GEOSCIENCES

What is the most oil-prolific rock type? The obvious answer is the carbonates of the Middle East, stromatolite algal mats layered like lasagna.

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Victor Schmidt

Deepwater carbonates

What is the most oil-prolific rock type? The obvious answer is the carbonates of the Middle East, stromatolite algal mats layered like lasagna. These biologically-produced rocks developed in warm, clear, shallow-water seas that were relatively quiet. Much of the explorationist's search for new carbonate reservoirs has been guided by the dream of finding similar biologically-produced accumulations. The search focuses on finding other regions with paleo-climates that supported algal mats. Few similar environments have been located, and none reach the size of the Middle East fields.

Oolite banks, tropical reefs, and chalks are other carbonate forms that hold producible oil. Again warm, clear, shallow water is the preferred environment of deposition. But what if other climates also were conducive to carbonate production? What if we could find other carbonate reservoirs as large and prolific as the Middle East? Where would we look? Perhaps we should scan the deepest oceans.

Recent reports in Science detail deepwater corals found by Norwegian and other re-searchers. The new deepsea probes revealed and recovered "cool corals" from very deep water.

This turns traditional carbonate thinking on its head. Warm, clear, shallow water is not the only environment suitable for carbonate development and deposition. More to the point, the corals are found around the world:

  • A 30-m high by 14-km long coral structure in 250-m water depth along the Sula Ridge
  • Coral gardens on seamounts in 600-m water depth off the coast of Ireland and Scotland
  • 100-sq-km of seafloor reefs off Canada
  • Deepwater corals off the Aleutian Islands.

These discoveries open the potential for major carbonate accumulations in very deep water that developed over very long times.

The deep oceans are not simply the final repository of fine silt and mud. They hold the potential for carbonate reservoirs at very great water depths. That potential could hold vast, new, deepwater oil reserves.

More jobs

A recent report from the American Geological Institute shows an improving job market for earth science PhDs. The study reviewed years 1996-2001 by surveying recent graduates. Industry jobs continue to pay the best, and the average time before finding a job dropped to 3.6 months from a high of 5.5 months during 1998.

Men still dominate the number of doctoral awards, but the women's proportion has grown steadily from 22% in 1996 to 32% in 2001. The full report is available on the web at http://www. agu.org/sci_soc/cpst/2001PhdSurvey.pdf.

Electromagnetic sensing

OHM Ltd. has developed a new active electromagnetic sounding system. The system consists of a set of sea bottom sensors and a towed electromagnetic source. The 6,000-m tow cable uses a central signal-carrying fiber-optic component with electrical power cores laid over the center and sheathed in polyurethane. Two layers of ultra-high tensile galvanized wire armor cover the polyurethane sheath.

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OHM Ltd. has developed an active electromagnetic sounding system. The system uses a set of sea bottom receivers and a towed electromagnetic source.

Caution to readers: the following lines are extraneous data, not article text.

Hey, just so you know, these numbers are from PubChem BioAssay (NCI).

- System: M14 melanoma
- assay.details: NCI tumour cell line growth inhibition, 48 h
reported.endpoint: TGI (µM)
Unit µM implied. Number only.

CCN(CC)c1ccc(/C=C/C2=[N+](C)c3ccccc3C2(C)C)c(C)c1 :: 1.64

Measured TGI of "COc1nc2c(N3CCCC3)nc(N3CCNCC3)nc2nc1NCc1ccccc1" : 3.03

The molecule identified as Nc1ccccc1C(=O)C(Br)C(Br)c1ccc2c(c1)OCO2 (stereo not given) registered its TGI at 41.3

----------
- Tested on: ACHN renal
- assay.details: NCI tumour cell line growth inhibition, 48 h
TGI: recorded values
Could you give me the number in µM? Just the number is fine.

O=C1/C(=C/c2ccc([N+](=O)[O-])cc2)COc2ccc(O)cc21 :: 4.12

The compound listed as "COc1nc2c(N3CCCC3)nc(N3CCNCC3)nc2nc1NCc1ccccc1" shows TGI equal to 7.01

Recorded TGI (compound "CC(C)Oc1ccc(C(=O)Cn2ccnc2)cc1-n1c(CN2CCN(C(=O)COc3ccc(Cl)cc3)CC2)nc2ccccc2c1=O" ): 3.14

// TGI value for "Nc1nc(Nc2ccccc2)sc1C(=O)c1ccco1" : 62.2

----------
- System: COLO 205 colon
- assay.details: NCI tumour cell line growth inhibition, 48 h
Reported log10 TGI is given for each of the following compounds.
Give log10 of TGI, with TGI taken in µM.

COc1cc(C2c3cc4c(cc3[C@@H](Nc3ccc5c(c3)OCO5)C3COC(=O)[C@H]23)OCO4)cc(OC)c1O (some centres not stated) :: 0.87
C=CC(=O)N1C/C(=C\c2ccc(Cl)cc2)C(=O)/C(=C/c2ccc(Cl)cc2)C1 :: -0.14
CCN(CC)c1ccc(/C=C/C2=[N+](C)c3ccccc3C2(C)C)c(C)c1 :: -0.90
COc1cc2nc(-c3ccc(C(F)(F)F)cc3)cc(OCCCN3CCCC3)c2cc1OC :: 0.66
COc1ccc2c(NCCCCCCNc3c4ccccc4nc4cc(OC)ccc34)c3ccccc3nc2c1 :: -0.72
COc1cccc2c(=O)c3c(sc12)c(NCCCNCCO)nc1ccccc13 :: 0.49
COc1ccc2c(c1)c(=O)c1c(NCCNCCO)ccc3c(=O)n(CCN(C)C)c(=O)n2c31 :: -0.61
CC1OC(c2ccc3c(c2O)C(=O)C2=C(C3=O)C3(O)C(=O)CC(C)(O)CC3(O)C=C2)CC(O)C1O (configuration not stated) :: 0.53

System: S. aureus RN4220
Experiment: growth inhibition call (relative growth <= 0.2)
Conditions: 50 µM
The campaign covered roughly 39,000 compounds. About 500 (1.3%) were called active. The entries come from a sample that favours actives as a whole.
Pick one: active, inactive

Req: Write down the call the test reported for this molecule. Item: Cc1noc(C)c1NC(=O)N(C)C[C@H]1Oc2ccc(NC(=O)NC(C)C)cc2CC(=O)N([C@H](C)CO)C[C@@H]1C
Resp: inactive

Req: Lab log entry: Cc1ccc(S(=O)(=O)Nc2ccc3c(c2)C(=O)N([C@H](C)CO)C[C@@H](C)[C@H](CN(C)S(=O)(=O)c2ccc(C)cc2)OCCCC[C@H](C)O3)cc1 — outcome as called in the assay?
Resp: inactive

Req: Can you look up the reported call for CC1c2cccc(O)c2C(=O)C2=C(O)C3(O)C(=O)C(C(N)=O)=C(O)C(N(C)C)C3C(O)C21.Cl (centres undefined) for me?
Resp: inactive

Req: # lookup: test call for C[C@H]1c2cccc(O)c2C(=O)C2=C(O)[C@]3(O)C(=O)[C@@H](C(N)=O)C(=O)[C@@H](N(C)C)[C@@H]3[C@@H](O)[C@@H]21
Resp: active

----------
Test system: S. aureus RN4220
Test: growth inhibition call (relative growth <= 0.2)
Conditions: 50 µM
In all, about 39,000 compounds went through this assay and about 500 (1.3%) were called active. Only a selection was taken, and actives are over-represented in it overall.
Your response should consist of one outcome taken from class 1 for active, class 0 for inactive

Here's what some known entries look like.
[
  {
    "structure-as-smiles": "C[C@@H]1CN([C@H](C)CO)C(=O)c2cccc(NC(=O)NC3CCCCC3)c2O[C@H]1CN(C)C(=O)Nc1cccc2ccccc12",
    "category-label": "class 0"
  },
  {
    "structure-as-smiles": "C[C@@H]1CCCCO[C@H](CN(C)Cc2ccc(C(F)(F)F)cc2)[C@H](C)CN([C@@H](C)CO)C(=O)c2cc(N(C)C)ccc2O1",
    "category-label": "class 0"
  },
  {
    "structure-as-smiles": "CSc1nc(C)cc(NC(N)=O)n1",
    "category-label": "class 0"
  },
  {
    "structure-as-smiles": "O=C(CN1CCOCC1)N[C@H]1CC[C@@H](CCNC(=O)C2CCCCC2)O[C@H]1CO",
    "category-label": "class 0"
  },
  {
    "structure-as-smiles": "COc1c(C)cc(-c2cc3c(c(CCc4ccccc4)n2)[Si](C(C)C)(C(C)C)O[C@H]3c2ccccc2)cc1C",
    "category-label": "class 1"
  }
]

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The cable supplies power and signals to a towed body containing the electromagnetic source. The source transmits a complex electromagnetic signal via the second element of the cable system. This 300-m active element is towed by the source and has an electric dipole to transmit the signal into the earth. Resultant electromagnetic fields are detected and logged by an array of seafloor-mounted receivers.

The hydrocarbon mapping method has been proved in the North Sea, off West Africa, and in the Gulf of Mexico, where it has detected and delineated oil and gas reservoirs in deepwater.

UK bathymetry

The British Geological Survey released DigBath250, version 1.0, a vector, attributed digital bathymetry of UK and adjacent European waters. The regional-scale digital bathymetry provides a primary dataset for geographic information systems and for mapping and modeling the seabed and sub-seabed. It was produced for non-navigation applications only.

The coverage is divided into six sectors: Northern North Sea, Southern North Sea, English Channel, South West Approaches, Irish Sea, and North West Scotland.

For specification and license information, contact Ceri James at tel.: +44 (0) 115-936-3467, or check the website: http://www.bgs.ac.uk/products/digbath250/home.html.

Visionarium

Paradigm has installed a new Visionarium in its Houston offices. The 1,300-sq-ft facility uses a Mechdyne MD WALL visualization system combining a panoramic, 18-ft-wide, rear-lit screen with edge-blended Christie Mirage 4000 projectors and control facilities. Computers from SGI, Sun Microsystems, IBM, and Hewlett-Packard will drive the system.

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Paradigm Geophysical installed a new Visionarium in its Houston offices.
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Visual archiver

Landmark Graphics has released its Corporate Data Archiver, a Web-based data management tool for storing and protecting the digital assets of upstream companies. This new system allows rapid retrieval of critical data and knowledge, reducing project rework or data reacquisition. It visually records a project, automatically creating a snapshot of selected data, which eliminates the need to restore project data for searches.

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